Maoist and Madhesh-based parties see steep decline in electoral politicsThe parties that emerged as major political forces from the 2006 people’s movement are now losing their appeal.
The Maoist and Madheshi parties emerged as major forces in Nepal’s politics after the People’s Movement II in 2006. Since then, the country has by and large trod on the agenda set by these forces.
The then CPN (Maoist), which fought a 10-year armed insurgency, emerged as the largest party in the first Constituent Assembly elections held in 2008. The party won a total of 220 seats, including 120 from direct and 100 from the proportional electoral system. Another emergent party, the erstwhile Madhesi Janadhikar Forum, born out of the Madhesh movement in 2006, got 52 seats in the 601-member Assembly. Another Madhesh-based party—the erstwhile Tarai Madhesh Loktantrik Party—secured 20 seats, becoming the fifth-largest party in the Parliament. Yet another Madhesh-based outfit, the Sadbhawana Party, won nine seats.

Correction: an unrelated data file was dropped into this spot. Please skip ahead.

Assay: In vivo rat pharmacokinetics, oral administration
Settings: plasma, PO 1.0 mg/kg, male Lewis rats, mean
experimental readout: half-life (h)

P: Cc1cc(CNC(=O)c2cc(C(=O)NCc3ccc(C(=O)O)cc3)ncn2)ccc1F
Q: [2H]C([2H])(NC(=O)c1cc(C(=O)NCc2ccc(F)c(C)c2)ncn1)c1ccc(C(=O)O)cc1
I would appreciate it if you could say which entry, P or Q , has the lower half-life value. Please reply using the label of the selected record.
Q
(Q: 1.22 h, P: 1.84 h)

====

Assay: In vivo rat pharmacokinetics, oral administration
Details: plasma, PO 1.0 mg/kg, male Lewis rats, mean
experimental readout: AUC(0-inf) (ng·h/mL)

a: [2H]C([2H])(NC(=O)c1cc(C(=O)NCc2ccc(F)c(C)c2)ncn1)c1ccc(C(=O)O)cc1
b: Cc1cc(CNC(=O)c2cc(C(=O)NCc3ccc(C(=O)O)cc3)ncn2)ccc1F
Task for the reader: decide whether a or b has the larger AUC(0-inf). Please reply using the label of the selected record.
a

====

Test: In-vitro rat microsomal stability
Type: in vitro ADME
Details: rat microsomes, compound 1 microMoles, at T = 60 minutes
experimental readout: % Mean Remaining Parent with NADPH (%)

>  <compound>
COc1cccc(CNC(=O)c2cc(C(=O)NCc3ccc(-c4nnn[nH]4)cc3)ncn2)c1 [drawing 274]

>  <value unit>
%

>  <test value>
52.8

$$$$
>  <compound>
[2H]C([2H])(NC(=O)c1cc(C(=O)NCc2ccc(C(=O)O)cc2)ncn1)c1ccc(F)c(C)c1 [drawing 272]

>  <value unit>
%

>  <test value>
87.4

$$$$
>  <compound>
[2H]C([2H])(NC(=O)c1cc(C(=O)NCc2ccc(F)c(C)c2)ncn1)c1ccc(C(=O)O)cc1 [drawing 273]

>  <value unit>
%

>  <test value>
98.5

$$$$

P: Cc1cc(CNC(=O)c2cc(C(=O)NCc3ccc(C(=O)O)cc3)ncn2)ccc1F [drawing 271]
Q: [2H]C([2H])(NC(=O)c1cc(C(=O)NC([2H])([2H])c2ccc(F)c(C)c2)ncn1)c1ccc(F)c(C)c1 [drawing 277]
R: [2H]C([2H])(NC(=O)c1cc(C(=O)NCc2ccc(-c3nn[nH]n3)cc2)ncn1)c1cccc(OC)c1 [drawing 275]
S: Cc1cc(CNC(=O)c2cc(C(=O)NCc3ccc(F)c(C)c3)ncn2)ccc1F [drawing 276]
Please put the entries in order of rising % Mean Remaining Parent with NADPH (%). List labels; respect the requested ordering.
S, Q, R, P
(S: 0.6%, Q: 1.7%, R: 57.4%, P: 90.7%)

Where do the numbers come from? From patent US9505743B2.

One and a half decades down the line, both the Maoist and Madhesh-based forces have become a shell of their former self, witnessing, as political analysts reckon, a terminal decline.
By Saturday evening, the CPN (Maoist Centre) had won just 17 constituencies in the recently-held general elections as vote count nears end. So far, the results of 161 constituencies out of 165 under the first-past-the-post electoral system are already out.
A five-party alliance comprising the Nepali Congress, Maoist Centre, CPN (Unified Socialist), Loktantrik Samajbadi Party and Rastriya Janamorcha had allocated the former rebels 47 constituencies to contest elections.
Some of the top Maoist Centre leaders lost the elections, including general secretary Dev Prasad Gurung, Energy Minister Pampha Bhusal and former Speaker at the House of Representatives Onsari Gharti.